by Scott Smith, originally written in 2014
In my 20+ years of mud riding, I’ve learned that huge mud tires and axles are definitely enemies – but that doesn’t mean they can’t live happily together. Now that machines have ridiculous horsepower and tires that are beyond huge, the focus on axles and other drive line parts has really become sharp. When I ride hard, I want to lay on the gas, then jam into reverse, then back to drive again. I want to thrash and bang like nobody’s business. In the old days of 16 HP that wasn’t a problem. I didn’t have enough power to break anything. Now that I have 100 HP subject to every whim of my foot on the throttle things are different. We all can break things and there is no skill in lying on the gas and shredding axles. It has taken me a while to adjust to all the newfound power and big tires. Intuitively, I knew not to lay on the gas while bound up, but I just couldn’t resist the power. While I do still break axles sometimes, it mostly happens during testing when we have to drive harder than normal.
When it comes to finding the happy medium with axles, drive line parts, and large tires, the solution is found in the technique and knowing what to do. There are a handful of situations that you will find yourself in when you’re just stuck in a position that is almost a sure thing for breakage. Our egos push us on to fight the hole when the smart thing is to just get pulled out so we can live to show out on the next hole. This is not to say that every time you get slightly stuck you call out for the rope, I’m saying there are holes to be fought and holes to give up on. Your job is to learn the difference.
The number one position begging to shred your expensive parts is the nose down, rear up bind. This position transfers weight to your front end, which is not nearly as robust as the rear. When you go to reverse it takes amazingly little power to blow the front apart. If you find yourself stuck like this just have someone pull you out. Trust me, after the first few times of being pulled out like this, it gets way easier on the ego.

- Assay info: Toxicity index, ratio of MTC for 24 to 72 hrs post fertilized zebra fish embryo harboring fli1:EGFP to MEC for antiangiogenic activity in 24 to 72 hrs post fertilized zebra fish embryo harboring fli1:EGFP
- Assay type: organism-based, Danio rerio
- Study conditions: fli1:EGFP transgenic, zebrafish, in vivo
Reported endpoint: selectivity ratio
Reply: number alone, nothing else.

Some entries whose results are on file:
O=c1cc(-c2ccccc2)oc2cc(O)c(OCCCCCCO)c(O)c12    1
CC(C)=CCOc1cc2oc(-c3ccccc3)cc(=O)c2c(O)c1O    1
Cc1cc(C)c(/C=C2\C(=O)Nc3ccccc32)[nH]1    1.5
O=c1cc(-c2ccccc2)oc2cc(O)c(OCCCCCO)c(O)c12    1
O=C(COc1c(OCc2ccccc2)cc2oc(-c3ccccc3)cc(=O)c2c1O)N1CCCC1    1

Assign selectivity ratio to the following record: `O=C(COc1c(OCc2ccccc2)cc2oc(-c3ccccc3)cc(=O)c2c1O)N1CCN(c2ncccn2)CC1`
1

Another sure-fire way to destroy axles is the nose up way high and the rear down deep in a hole, climbing out forward. When all is level left to right this isn’t too much of a problem. However, most often things aren’t level. One side is almost always getting better traction that the other. What happens next is either you’re left or right axle is trying to push out the entire weight of the vehicle on its own. When you have one axle working to lift all the weight, you are begging to blow that axle.
With power and size come limitations. If you are that person that wants to stab the throttle at every hole, huge tires and lots of power are probably not for you unless you don’t mind turning some wrenches after every ride. For those of us with a little self-control I’ll take the added power and big tires every time.